On Real Property Tax Collection Case and Boundary Dispute Between Local Government Units

Real Property Tax

Should the proceedings in an action for collection of real property tax be suspended during the pendency of a boundary dispute case between two local government units?

In the case of STA. LUCIA REALTY & DEVELOPMENT, Inc. v. CITY OF PASIG [G.R. No. 166838], the Supreme Court affirmatively ruled.

Sta. Lucia v. City of Pasig; G.R. No. 166838

In Sta. Lucia v. City of Pasig, the Supreme Court declared:

It would be unfair to hold Sta. Lucia liable again for real property taxes it already paid simply because Pasig cannot wait for its boundary dispute with Cainta to be decided. Pasig has consistently argued that the boundary dispute case is not a prejudicial question that would entail the suspension of its collection case against Sta. Lucia. This was also its argument in City of Pasig v. Commission on Elections when it sought to nullify the COMELEC’s ruling to hold in abeyance (until the settlement of the boundary dispute case), the plebiscite that will ratify its creation of Barangay Karangalan. We agreed with the COMELEC therein that the boundary dispute case presented a prejudicial question x x x x x.

X x x x x

It is obvious from the foregoing, that the term “prejudicial question,” as appearing in the cases involving the parties herein, had been used loosely. Its usage had been more in reference to its ordinary meaning, than to its strict legal meaning under the Rules of Court. Nevertheless, even without the impact of the connotation derived from the term, our own Rules of Court state that a trial court may control its own proceedings according to its sound discretion.

Furthermore, we have acknowledged and affirmed this inherent power in our own decisions.

X x x x x

In light of the foregoing, ,we hold that the Pasig RTC should have held in abeyance the proceedings in Civil Case No. 65420, in view of the fact that the outcome of the boundary dispute case before the Antipolo RTC will undeniably affect both Pasig’s and Cainta’s rights. X x x x x.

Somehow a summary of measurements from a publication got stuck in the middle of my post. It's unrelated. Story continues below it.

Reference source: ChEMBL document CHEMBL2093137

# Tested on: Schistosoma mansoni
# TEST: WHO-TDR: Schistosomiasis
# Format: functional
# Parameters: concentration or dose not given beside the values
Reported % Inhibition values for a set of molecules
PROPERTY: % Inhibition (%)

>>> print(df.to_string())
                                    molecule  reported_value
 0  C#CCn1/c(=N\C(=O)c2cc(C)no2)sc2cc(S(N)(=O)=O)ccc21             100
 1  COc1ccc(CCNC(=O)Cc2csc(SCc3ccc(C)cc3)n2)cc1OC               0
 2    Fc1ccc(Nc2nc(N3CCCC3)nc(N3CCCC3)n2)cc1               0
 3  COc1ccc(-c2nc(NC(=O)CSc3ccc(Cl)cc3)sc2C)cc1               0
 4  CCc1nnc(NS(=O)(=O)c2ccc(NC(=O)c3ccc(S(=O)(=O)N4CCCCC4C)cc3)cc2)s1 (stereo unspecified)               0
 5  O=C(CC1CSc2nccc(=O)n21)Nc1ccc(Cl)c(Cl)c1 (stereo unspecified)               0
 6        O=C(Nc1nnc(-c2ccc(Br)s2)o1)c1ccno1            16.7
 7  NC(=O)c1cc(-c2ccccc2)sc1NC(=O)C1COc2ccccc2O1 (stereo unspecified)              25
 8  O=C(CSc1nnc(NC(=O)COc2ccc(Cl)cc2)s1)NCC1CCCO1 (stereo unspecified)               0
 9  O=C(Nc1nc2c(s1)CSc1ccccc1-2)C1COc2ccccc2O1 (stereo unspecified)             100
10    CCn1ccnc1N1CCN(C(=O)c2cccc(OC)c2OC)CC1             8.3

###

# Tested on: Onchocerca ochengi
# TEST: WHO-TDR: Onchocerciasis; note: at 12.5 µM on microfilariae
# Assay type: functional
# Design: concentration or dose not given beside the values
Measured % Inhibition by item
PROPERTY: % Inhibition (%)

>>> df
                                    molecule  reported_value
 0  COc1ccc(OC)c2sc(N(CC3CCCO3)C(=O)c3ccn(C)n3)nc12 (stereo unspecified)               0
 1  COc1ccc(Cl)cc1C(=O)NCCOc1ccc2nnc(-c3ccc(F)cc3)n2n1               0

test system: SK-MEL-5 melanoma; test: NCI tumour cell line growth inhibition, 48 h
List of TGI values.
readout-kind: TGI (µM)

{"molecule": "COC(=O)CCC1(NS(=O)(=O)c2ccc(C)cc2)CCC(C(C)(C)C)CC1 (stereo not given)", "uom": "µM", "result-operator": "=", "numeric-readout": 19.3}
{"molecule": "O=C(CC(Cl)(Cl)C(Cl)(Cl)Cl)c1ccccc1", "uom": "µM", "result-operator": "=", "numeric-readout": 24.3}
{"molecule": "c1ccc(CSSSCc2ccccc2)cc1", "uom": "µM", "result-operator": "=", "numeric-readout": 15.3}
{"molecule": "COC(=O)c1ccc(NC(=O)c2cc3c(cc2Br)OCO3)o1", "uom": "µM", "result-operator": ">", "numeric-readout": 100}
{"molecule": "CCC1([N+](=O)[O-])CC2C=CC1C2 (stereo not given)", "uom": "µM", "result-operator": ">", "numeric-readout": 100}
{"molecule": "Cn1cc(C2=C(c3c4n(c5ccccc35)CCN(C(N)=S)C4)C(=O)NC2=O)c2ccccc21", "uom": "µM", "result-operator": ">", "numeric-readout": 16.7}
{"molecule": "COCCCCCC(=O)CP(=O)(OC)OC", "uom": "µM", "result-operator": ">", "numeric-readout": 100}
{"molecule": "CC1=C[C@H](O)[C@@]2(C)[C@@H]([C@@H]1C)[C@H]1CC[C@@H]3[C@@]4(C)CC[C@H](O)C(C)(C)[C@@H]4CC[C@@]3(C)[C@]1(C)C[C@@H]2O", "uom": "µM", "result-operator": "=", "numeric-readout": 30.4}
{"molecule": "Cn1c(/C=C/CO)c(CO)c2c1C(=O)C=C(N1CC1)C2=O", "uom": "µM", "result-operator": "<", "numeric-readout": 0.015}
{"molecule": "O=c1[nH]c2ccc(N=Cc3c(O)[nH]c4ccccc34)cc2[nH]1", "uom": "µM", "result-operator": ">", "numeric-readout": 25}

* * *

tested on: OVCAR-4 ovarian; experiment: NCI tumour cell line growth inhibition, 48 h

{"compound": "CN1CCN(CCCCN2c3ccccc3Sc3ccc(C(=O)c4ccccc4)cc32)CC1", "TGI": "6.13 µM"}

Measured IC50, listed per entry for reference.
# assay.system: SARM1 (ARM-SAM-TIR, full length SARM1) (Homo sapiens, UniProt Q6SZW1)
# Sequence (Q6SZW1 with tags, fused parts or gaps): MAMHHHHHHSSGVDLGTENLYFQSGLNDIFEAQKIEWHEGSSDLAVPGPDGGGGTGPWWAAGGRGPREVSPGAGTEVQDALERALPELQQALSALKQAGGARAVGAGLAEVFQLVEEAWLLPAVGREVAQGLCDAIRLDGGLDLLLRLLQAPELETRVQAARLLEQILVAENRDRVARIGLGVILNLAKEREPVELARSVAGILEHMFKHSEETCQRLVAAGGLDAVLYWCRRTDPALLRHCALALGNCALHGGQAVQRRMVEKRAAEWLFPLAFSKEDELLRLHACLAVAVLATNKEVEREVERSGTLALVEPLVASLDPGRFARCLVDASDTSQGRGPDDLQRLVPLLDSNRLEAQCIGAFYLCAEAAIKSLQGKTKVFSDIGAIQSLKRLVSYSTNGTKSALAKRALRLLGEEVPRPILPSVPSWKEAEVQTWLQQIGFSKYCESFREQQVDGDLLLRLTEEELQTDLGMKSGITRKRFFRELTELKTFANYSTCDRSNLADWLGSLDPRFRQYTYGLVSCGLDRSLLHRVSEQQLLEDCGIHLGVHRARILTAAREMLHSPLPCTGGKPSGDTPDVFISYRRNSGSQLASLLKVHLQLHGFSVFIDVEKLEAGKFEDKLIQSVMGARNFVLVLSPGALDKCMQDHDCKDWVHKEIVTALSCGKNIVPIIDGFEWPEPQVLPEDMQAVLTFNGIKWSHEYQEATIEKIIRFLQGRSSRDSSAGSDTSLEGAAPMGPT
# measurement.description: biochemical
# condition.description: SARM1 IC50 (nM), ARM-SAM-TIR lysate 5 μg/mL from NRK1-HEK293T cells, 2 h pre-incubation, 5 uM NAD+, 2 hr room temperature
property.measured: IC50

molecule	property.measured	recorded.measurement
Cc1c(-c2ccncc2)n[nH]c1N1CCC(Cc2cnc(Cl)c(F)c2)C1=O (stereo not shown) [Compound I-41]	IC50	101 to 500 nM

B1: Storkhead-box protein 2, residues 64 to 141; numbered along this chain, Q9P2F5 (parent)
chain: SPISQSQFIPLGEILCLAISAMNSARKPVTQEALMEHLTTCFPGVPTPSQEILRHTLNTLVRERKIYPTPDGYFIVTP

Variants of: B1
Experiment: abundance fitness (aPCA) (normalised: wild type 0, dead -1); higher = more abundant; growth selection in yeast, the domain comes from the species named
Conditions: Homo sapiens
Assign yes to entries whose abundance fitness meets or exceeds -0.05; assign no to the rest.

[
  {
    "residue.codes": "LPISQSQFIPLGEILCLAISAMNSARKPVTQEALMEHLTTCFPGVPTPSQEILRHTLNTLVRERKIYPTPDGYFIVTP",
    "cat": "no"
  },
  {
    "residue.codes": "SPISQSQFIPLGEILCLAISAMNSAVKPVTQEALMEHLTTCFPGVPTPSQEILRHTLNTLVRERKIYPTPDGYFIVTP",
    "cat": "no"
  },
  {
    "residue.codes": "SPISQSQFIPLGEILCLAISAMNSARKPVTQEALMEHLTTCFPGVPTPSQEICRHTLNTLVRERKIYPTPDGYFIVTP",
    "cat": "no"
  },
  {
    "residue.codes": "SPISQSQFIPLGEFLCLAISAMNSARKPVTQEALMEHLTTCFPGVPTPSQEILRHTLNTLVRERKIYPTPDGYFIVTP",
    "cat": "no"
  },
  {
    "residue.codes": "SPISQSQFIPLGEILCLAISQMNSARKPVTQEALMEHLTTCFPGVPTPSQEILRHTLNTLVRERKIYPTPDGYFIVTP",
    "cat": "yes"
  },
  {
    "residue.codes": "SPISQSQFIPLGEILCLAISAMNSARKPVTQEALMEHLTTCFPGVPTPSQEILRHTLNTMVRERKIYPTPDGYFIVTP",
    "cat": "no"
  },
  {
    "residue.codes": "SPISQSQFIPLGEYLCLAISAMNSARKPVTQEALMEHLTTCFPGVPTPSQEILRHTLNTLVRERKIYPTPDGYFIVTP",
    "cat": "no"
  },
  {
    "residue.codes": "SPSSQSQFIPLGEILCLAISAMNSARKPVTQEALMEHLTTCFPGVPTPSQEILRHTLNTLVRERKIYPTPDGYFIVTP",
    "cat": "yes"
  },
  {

In the meantime, to avoid further animosity, Sta. Lucia is directed to deposit the succeeding real property taxes due on the subject properties, in an escrow account with the Land Bank of the Philippines.

Municipality of Cainta v. City of Pasig; G.R. No. 176703

In Municipality of Cainta v. City of Pasig, the Supreme Court held that the location stated in the certificate of title should be followed until amended through proper judicial proceedings. Consequently, the real property tax must be paid to the local government unit where the property is located as indicated in the certificate of title . Thus, there is no ground to suspend the proceedings in the collection case filed by one of the local government units involved in the boundary dispute case.

The pertinent portions of the Decision of the Supreme Court are quoted below.

There is no merit to Cainta’s contention that the RTC-Pasig should have dismissed or suspended the proceedings for tax collection on the ground of litis pendentia/forum shopping or the existence of a prejudicial question, respectively, in view of the pending boundary dispute case before the RTC-Antipolo.

There was no litis pendentia or forum shopping as would justify the dismissal of the tax collection case. The test to determine the existence of forum shopping is whether the elements of litis pendentia are present, or whether a final judgment in one case amounts to res judicata in the other.

As correctly found by the RTC-Pasig and affirmed by the CA, the first and second requisites are wanting. Uniwide is not a party to the boundary dispute case between Cainta and Pasig, and the first action is for settlement of boundary dispute while the second action is for collection of tax.

Moreover, the third requisite is also wanting, because regardless of which party is successful, a judgment in the boundary dispute case will not amount to res judicata in the tax collection case. As discussed above, the basis for determining which LGU has the apparent right to collect local taxes is the location as appearing on the certificate of title, unless an amendment thereto is duly made. It must be noted that during the subject years, the TCTs show that the subject properties are situated in Pasig, giving the latter the apparent right to collect taxes thereon, which is precisely the subject of the action under consideration. For this same reason, the Court cannot sustain Cainta’s contention that the boundary dispute case presented a prejudicial question warranting the suspension of the tax collection case.